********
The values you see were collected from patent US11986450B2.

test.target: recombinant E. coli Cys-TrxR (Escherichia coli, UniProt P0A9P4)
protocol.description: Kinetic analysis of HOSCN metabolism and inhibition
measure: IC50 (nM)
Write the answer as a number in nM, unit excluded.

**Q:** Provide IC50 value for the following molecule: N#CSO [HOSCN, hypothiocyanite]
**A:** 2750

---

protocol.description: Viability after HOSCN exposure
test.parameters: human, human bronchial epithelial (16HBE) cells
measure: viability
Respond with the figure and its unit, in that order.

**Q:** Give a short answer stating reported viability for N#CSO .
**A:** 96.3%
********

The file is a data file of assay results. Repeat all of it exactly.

The values you see were collected from patent US11986450B2.

test.target: recombinant E. coli Cys-TrxR (Escherichia coli, UniProt P0A9P4)
protocol.description: Kinetic analysis of HOSCN metabolism and inhibition
measure: IC50 (nM)
Write the answer as a number in nM, unit excluded.

**Q:** Provide IC50 value for the following molecule: N#CSO [HOSCN, hypothiocyanite]
**A:** 2750

---

protocol.description: Viability after HOSCN exposure
test.parameters: human, human bronchial epithelial (16HBE) cells
measure: viability
Respond with the figure and its unit, in that order.

**Q:** Give a short answer stating reported viability for N#CSO .
**A:** 96.3%